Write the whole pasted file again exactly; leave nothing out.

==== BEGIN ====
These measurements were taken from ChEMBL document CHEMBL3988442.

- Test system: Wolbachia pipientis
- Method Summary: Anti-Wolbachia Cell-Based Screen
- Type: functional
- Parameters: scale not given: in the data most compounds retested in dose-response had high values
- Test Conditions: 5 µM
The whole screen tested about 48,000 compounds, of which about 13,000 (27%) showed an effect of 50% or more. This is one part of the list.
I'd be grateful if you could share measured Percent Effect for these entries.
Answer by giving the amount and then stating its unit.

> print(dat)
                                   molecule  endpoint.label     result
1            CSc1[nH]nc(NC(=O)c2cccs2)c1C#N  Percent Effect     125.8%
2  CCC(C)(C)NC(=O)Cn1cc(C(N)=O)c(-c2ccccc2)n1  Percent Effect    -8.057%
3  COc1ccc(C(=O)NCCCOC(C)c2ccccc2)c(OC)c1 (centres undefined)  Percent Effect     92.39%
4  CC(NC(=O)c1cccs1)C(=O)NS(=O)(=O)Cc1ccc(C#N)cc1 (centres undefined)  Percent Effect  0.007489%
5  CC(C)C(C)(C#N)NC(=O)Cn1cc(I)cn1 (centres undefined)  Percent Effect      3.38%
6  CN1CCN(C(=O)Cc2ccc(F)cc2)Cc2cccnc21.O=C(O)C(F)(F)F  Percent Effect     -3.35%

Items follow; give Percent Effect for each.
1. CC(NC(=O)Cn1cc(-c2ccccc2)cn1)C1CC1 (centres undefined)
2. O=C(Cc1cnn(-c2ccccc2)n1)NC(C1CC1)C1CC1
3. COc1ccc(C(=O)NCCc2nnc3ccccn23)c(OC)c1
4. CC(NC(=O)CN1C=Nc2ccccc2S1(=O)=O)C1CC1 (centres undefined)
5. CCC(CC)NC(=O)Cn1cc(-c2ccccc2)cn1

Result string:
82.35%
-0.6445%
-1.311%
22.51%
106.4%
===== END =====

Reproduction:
These measurements were taken from ChEMBL document CHEMBL3988442.

- Test system: Wolbachia pipientis
- Method Summary: Anti-Wolbachia Cell-Based Screen
- Type: functional
- Parameters: scale not given: in the data most compounds retested in dose-response had high values
- Test Conditions: 5 µM
The whole screen tested about 48,000 compounds, of which about 13,000 (27%) showed an effect of 50% or more. This is one part of the list.
I'd be grateful if you could share measured Percent Effect for these entries.
Answer by giving the amount and then stating its unit.

> print(dat)
                                   molecule  endpoint.label     result
1            CSc1[nH]nc(NC(=O)c2cccs2)c1C#N  Percent Effect     125.8%
2  CCC(C)(C)NC(=O)Cn1cc(C(N)=O)c(-c2ccccc2)n1  Percent Effect    -8.057%
3  COc1ccc(C(=O)NCCCOC(C)c2ccccc2)c(OC)c1 (centres undefined)  Percent Effect     92.39%
4  CC(NC(=O)c1cccs1)C(=O)NS(=O)(=O)Cc1ccc(C#N)cc1 (centres undefined)  Percent Effect  0.007489%
5  CC(C)C(C)(C#N)NC(=O)Cn1cc(I)cn1 (centres undefined)  Percent Effect      3.38%
6  CN1CCN(C(=O)Cc2ccc(F)cc2)Cc2cccnc21.O=C(O)C(F)(F)F  Percent Effect     -3.35%

Items follow; give Percent Effect for each.
1. CC(NC(=O)Cn1cc(-c2ccccc2)cn1)C1CC1 (centres undefined)
2. O=C(Cc1cnn(-c2ccccc2)n1)NC(C1CC1)C1CC1
3. COc1ccc(C(=O)NCCc2nnc3ccccn23)c(OC)c1
4. CC(NC(=O)CN1C=Nc2ccccc2S1(=O)=O)C1CC1 (centres undefined)
5. CCC(CC)NC(=O)Cn1cc(-c2ccccc2)cn1

Result string:
82.35%
-0.6445%
-1.311%
22.51%
106.4%